How Jimmy Broadbent is swapping sim racing for real motorsport

Youngsters today don’t idolise entertainers and sportsmen in the way that previous generations did. The unprecedented expansion of the internet into every aspect of life has given them many more ways to entertain themselves and find their heroes. Car lovers who grew up in the 1980s, for instance, would have to wait to be presented, once a week and for but an hour, Top Gear or World of Sport. People growing up now can effortlessly find practically endless content on any subject that interests them, and at literally any time.

Hundreds of people today make a full-time living by attracting an online audience, and such is their popularity that they’re now making the transition into what one might call reality. Among the most prominent is Olajide ‘KSI’ Olatunji, who has gone from making videos about football video games to smashing the viewing record for a white-collar boxing match and scoring a string of top 40 pop hits. Heck, you can now even go to watch Hashtag United, a football team founded for online exhibition matches, play in England’s ninth tier.

The total accessibility of the internet means that fame can be found from anywhere, which is why the biggest online idol for those of a motorsport persuasion is a 29-year-old from Hastings who broadcasts from a glorified shed in his mum’s garden. “I’ve been playing racing games since I can remember,” Jimmy Broadbent tells us. “Then when I got a job, I discovered that I could spend all my money on toy steering wheels. I bought my first proper set-up in 2012, and it was absolutely my jam.”

He soon started uploading footage of his hobby to YouTube. “Back then, it was just really fun to meet other people with the same hobby,” he explains, “because there wasn’t really anyone to talk to outside online forums.” And after a few years of honing his skills, ‘Sheddie Irvine’ started to live-stream his fun as well. It remained a hobby as his following grew slowly – before exploding.

After reaching 10,000 YouTube subscribers in 2017, Broadbent can now count almost 700,000, having welcomed more than half of them since March last year. “People were getting more interested in sim racing even before the pandemic; we saw Formula 1 drivers use simulators, which gave it real credibility,” he says. “Then when Covid hit, it became really popular, because it was a way for drivers to keep sharp and for people to be entertained.”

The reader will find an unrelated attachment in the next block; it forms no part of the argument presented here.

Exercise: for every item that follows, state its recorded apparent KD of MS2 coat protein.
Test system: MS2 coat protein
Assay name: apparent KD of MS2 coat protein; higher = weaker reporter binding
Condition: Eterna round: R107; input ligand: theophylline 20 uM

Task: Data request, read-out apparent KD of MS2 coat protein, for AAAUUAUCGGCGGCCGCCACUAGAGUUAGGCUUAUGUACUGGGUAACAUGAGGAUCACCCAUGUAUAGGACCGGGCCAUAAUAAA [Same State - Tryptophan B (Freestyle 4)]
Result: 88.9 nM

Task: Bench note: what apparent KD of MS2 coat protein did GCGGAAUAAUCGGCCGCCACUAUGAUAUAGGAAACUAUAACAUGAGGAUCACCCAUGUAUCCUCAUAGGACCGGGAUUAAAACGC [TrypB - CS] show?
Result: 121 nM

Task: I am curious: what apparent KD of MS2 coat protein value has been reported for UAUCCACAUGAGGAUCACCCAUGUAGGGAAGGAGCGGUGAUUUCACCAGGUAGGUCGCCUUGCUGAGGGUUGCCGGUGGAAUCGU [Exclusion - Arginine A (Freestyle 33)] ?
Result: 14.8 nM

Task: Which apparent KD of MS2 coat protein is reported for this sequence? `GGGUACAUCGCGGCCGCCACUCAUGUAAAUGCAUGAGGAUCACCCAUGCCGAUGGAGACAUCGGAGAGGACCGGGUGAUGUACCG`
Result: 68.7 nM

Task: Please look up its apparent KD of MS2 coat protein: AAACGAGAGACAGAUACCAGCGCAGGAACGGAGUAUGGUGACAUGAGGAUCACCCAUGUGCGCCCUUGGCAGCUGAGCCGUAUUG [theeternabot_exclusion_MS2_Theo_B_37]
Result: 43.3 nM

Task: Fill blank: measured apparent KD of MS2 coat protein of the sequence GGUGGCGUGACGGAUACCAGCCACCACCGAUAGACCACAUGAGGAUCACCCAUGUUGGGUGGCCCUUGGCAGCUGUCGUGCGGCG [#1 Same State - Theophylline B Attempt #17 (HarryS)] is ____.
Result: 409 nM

When anyone can try to become an online star – and oh so many do try – what is it that has made Broadbent the most popular sim racer? Well, he’s a genuine and humble type (“I still feel guilty about getting opportunities just because I’m a YouTuber, when there are people out there who are more talented than me”) and, perhaps even more importantly, he’s naturally funny.

We’ve all seen companies try to harness memes (basically in-jokes) in their marketing, but invariably to cringeworthy effect. Authenticity is the key, as Broadbent knows well. “I always just try to be myself and do things that I think are fun,” he says. “It’s not because I’m trying to get a certain demographic to watch.”



“Sim racing won’t prepare you for hopping in a race car for the first time and feeling all the g-forces and the fear, but once that novelty subsides, all that stuff is in your head that wouldn’t have been otherwise.”

And even if you’re still doubtful, you can’t deny that it’s beneficial for motorsport: whereas Britcar races usually get a few hundred viewers online, Broadbent’s Silverstone debut has drawn 80,000 and counting. There’s that next generation of car enthusiasts we’ve fretted about.

His (real) cars

You might expect Broadbent to be content with having digital recreations of pretty much any car imaginable at his disposal, but he’s as much of a petrolhead as any of us. So much so that since the money started to come in, he has bought a squad of Japanese exotica to sit outside his luxo-shed before only now investing in a house.

“Having been a Gran Turismo guy all my life, I’ve just loved anything JDM,” he enthuses. “I have a couple of cars to leave behind, but they’re dream cars, so I might as well enjoy them while I can.” And enjoy them he definitely will, given that they’re two Mazda MX-5s, a Nissan 350Z, an R32 Nissan Skyline GT-R (which he has had bored out and upgraded to make 560bhp), an R35 GT-R and a Subaru Impreza WRX Type-RA.